There are 3 stages to feline labor:

Stage 1: the cervix and uterus basically relax, ready for birth and the uterus gently contracts, which pushes the kittens down towards the birth canal. This stage can last 12-36 hours, and the signs are subtle. Signs can include:

  • Losing the mucus plug: your cat may have a small amount of discharge, which is the mucus plug coming out ready for the kittens to pass through. This marks the start of stage 1 of labour. Your cat will usually lick herself clean pretty quickly, so you may not notice the mucus plug coming out. It will be a small amount of green or pink-ish discharge, usually around the size of a two pence piece. Once the mucus plug has been lost, the first kitten will usually arrive within 24-48 hours, but it can vary and a maiden queen may take longer. If your cat loses her mucus plug and there are no kittens more than 48 hours later, it is worth calling the vet. The mucus plug prevents bacteria from entering through the cervix, so if it is lost and the pregnancy continues for days, it can be a risk to the pregnancy.

  • Being more affectionate

  • Grooming herself more than usual

  • Nesting behaviour, which includes looking for a suitable nest, and re-arranging the bedding in the nest

  • Restlessness: particularly lots of scratching in her litter tray. We have noticed that this usually happens the day before the kittens arrive. 

  • Kitten movement, usually a sort of bubbling or rippling movement

  • She may stop eating, or eat much less than usual, although none of our cats have ever exhibited this behaviour!

  • You might see some slight contractions, but they are probably too subtle for you to notice. A contraction will probably look like a slight, jerky movement: her feet may just move about an inch every now and again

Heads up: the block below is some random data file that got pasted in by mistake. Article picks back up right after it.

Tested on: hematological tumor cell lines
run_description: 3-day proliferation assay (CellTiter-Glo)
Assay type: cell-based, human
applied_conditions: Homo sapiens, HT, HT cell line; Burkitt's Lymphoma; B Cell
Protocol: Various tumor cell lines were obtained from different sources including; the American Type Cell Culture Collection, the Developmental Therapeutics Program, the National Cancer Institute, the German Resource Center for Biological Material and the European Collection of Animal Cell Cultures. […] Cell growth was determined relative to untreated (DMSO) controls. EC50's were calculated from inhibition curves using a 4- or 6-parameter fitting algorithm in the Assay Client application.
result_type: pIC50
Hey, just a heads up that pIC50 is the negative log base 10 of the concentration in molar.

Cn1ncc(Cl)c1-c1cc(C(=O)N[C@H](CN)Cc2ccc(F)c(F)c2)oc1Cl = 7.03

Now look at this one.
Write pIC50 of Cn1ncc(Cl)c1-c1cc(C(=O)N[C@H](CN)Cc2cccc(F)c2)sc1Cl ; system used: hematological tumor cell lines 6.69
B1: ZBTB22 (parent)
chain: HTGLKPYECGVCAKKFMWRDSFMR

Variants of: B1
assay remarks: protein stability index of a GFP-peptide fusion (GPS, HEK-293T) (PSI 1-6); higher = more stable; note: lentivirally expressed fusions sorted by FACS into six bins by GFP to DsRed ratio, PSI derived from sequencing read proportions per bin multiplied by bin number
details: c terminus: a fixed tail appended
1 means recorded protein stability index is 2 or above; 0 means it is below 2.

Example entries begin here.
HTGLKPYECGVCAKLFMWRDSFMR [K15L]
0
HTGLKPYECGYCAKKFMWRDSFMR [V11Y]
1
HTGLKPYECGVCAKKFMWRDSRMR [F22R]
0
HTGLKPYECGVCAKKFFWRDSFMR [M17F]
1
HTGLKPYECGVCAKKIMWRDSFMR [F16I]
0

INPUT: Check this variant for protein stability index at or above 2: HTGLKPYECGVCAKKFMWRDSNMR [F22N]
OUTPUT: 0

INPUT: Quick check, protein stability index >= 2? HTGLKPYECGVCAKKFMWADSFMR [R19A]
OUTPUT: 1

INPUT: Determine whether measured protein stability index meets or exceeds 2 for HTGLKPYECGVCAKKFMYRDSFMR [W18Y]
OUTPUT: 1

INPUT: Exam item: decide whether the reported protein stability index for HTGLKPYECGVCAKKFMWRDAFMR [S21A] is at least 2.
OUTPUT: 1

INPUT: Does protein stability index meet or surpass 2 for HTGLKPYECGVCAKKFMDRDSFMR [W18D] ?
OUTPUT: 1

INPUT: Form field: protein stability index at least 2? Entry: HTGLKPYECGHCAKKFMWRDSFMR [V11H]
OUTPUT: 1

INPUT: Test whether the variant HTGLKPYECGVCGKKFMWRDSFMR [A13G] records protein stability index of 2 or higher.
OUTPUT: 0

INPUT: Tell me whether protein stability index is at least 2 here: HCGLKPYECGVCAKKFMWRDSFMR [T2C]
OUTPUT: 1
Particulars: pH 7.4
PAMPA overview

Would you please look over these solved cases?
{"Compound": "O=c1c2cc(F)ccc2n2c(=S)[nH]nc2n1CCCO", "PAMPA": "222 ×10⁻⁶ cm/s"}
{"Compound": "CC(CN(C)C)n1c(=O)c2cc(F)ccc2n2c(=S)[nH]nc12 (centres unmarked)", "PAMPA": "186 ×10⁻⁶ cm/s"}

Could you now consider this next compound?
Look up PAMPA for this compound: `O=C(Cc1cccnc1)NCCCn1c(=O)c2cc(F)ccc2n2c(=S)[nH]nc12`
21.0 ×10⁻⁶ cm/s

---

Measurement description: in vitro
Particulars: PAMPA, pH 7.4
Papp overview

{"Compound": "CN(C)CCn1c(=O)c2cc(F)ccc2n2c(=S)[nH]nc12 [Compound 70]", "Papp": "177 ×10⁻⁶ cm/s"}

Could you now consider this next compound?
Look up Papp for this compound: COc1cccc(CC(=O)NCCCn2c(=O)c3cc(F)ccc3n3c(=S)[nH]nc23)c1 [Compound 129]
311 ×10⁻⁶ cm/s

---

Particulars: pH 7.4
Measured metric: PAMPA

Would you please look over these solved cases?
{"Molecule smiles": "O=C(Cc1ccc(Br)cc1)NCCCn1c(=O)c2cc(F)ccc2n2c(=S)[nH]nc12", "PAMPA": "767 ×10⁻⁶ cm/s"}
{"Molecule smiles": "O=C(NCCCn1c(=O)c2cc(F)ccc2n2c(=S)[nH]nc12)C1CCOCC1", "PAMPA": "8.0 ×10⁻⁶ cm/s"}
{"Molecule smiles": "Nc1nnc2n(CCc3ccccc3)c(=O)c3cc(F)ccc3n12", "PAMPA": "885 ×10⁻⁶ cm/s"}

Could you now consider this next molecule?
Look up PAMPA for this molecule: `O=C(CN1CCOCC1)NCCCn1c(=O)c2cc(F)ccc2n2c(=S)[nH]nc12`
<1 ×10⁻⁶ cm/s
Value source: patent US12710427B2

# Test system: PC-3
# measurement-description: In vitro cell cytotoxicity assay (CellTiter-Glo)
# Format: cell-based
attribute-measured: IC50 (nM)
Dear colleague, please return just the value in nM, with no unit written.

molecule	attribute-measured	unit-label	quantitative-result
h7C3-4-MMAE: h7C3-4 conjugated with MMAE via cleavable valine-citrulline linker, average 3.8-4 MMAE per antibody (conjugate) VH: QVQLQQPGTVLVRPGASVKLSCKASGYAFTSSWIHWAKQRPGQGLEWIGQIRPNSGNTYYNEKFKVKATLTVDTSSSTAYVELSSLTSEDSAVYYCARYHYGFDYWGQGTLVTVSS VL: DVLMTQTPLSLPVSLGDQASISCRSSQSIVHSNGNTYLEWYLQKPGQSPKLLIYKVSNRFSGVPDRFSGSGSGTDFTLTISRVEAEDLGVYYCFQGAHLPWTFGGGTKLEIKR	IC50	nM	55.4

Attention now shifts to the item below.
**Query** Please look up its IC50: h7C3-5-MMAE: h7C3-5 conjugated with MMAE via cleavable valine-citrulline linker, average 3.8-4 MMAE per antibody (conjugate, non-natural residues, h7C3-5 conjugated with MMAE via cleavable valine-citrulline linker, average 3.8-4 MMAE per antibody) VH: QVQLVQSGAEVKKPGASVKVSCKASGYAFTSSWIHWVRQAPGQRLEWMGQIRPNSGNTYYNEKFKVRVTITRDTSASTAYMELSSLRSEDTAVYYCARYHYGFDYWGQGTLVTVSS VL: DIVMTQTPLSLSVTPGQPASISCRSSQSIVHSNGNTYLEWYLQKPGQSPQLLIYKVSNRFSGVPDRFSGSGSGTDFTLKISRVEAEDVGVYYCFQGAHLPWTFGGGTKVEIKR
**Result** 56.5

• Your cat may have a loose stool

Of course, not every cat will have all or any of these signs, but most cats will exhibit at least a few of these behaviours

Stage 2 and Stage 3

These two stages tend to happen together. Stage 2 is the birth of the kittens. The uterus contracts much more strongly and pushes the kittens out. The kitten will be in a protective mucus membrane. The kittens can come out head first or feet first and either way is normal. The queen will lick the kitten, removing the mucus membrane and biting through the umbilical cord of the kitten. It normally takes between 5 and 30 minutes to deliver each kitten. If your cat is actively straining for more than 30 minutes and no kitten appears, or looks in serious distress at any point, contact your veterinarian.

Stage 3 is when the placentas are passed. Often each placenta will be passed after each kitten is born, but sometimes 2 or more kittens can be born before the placentas are passed. Occasionally twins may share a placenta. If you can, try to count the placentas as they come out, and make sure there are the same number as there are kittens - a placenta left inside a cat can cause serious health issues and needs a vet trip.

Read more about breeding and kitten birth....

- how many kittens is my cat having?

- is my cat pregnant?

- cat colour genetics 

- litter tray hygiene